The FDA updated its Guidance for Industry as it relates to validating methods for drugs and biologics.
Rushing into validation can lead to failed validation runs involving repeating assay runs.
Excessive repeat rate during validation does not support the level of confidence expected for validated methods. Understanding the requirements for a method to be considered validated helps with the decision-making process to move from development to validation.
Using Design of Experiments (DOE) can help collect a larger dataset using fewer assay runs to support the decision to move from development to validation. More data points can support statistical analysis used to set acceptance criteria for the method during validation.
Data from DOE can also help analysts understand the limits of the assay and which robustness parameters to confirm during validation. Also, having a thorough understanding of regulatory agency expectations can prevent unnecessary problems with setting the acceptance criteria for bioanalytical methods.
This 3-hour webinar will describe essential practices for bringing analytical methods from development through validation in laboratories supporting biologic products as well as qualification or validation of methods used in clinical laboratories.
The methods that are selected for each test condition must be developed with validation in mind. These methods should be rugged selective, and specific.
Validated methods are also necessary to establish stability of large molecules. The ability to detect differences in responses between the stable drug and partially degraded drug should be significant in the validated method.
Why you should Attend:
Method validation guidance has become increasingly more consistent. Regulatory agency documents now offer firm guidance on expectations on assay method performance to meet the status as validated for intended purpose.
Specific criteria for system suitability and acceptance criteria for validation parameters has evolved with input from Sponsors and laboratories performing testing. Yet, with the availability of solid guidance documents, some laboratory personnel may still struggle with completing validation of bioanalytical methods. A main concern is ruggedness of the method during active long-term use for analysis of analytes in matrix.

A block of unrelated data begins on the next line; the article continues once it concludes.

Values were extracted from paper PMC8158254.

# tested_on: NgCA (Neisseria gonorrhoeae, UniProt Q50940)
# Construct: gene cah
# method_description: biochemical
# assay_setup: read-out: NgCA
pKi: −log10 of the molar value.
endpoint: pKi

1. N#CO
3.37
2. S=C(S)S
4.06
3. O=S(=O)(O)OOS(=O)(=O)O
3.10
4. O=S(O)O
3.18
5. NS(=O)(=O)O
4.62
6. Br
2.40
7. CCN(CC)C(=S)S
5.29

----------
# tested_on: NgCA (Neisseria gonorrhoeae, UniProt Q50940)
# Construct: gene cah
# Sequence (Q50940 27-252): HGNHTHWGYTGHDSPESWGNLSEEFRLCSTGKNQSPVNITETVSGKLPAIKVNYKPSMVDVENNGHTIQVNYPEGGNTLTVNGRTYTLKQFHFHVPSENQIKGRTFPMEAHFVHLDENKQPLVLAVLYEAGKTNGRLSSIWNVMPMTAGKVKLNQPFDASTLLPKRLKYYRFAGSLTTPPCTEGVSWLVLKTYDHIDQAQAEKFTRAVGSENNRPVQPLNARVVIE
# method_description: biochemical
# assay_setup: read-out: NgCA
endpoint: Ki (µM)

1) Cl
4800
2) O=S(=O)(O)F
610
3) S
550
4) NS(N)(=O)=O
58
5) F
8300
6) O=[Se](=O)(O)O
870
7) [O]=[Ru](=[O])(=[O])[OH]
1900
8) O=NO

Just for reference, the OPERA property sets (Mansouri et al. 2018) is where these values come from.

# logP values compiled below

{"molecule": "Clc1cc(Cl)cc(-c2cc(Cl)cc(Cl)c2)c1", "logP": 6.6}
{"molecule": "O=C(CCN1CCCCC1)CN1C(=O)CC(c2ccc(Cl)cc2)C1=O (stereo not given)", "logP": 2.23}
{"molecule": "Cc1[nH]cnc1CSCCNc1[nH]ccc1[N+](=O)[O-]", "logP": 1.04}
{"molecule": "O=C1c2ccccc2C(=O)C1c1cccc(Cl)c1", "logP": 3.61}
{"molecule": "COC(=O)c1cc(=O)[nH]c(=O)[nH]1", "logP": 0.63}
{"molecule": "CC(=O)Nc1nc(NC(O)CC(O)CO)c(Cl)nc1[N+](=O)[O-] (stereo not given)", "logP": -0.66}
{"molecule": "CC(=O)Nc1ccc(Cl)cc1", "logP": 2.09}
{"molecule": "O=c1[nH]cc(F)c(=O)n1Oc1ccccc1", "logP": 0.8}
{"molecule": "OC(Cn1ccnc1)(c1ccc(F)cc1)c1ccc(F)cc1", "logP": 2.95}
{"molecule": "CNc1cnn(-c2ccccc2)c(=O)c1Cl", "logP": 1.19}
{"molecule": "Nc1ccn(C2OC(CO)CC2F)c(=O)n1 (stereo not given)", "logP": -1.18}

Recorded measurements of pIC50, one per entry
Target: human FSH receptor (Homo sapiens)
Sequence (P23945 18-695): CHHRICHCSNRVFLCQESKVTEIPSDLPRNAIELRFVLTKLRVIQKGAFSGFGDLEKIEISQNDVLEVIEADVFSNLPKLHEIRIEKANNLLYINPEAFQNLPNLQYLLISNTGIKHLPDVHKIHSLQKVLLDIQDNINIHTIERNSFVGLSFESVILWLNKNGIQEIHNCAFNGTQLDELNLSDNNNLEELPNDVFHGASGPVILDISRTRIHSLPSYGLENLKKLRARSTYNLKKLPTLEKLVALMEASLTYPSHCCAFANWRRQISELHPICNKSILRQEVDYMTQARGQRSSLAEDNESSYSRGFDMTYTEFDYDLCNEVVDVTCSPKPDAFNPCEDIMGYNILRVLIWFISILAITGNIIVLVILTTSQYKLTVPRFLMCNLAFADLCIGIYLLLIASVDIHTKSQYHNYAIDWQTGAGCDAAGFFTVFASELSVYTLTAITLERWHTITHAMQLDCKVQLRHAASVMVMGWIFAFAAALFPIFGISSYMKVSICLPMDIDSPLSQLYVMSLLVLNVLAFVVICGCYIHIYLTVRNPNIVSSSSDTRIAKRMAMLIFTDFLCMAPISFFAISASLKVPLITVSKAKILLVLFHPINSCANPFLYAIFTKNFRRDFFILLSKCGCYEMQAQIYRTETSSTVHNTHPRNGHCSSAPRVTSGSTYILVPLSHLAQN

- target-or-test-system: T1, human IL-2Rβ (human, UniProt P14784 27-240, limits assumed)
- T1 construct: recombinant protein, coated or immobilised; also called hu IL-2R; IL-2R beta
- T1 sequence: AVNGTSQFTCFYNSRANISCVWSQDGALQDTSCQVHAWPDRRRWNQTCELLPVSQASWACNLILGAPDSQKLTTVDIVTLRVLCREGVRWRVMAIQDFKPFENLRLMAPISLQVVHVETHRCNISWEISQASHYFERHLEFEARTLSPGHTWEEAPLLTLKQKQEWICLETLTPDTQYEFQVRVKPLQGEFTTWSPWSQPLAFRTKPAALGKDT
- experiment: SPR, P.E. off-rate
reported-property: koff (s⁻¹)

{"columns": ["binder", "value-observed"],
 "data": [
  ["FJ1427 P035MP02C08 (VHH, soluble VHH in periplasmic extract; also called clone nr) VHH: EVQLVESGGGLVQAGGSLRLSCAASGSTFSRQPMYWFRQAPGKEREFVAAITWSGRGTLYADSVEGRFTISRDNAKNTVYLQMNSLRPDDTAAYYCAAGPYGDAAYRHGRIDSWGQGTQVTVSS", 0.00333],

Adopting solid principals for development and optimization of the method should result in an assay that is expected to meet ruggedness, precision, accuracy, selectivity, sensitivity, dilutional linearity, and specificity.
Although there is typically no set number of assay runs to complete development and optimization, collecting the most data with the minimum number of plates should be considered. However, the number of plates run should be sufficient to assess ruggedness prior to the formal validation.
The validation should be designed to accomplish the purpose in a minimum number of runs. When proper development is not performed and the decision to move into validation does not have enough supporting data, assay failure during validation can result.
Failures of runs during validation can lead to interruption of the validation with subsequent additional method development required prior to entering validation again.
This is not just time-consuming with an impact on timelines but uses reagents, that may be critical, without producing usable data.
This webinar is designed to walk attendees through steps to consider during method development that support the decision to proceed to validation.
Validation parameters will also be discussed following the recently published Bioanalytical Method Validation guidance.
Areas Covered in the Session:
- Understanding "validation"
- Defining what procedures are required for the drug or biologic testing
- Developing new test methods
- Selecting the reference material/standard
- Confirmation testing of the reference material/standard
- Qualifying reagents - determining critical reagents
- Defining the validation procedure - the protocol
- Writing the methods to be validated
- Using compendial methods
- Acceptance criteria and statistical methods
- Setting ranges and specifications post validation
- Training and documentation
- Life cycle management - revalidation (changes in methods)
Who Will Benefit:
- Validation scientists in bioanalytical or clinical laboratories
- Development scientists in bioanalytical or clinical laboratories
- QA Documentation Specialists
- Regulatory Specialists
- Directors of Outsourcing
- Method trainers
- Statistical staff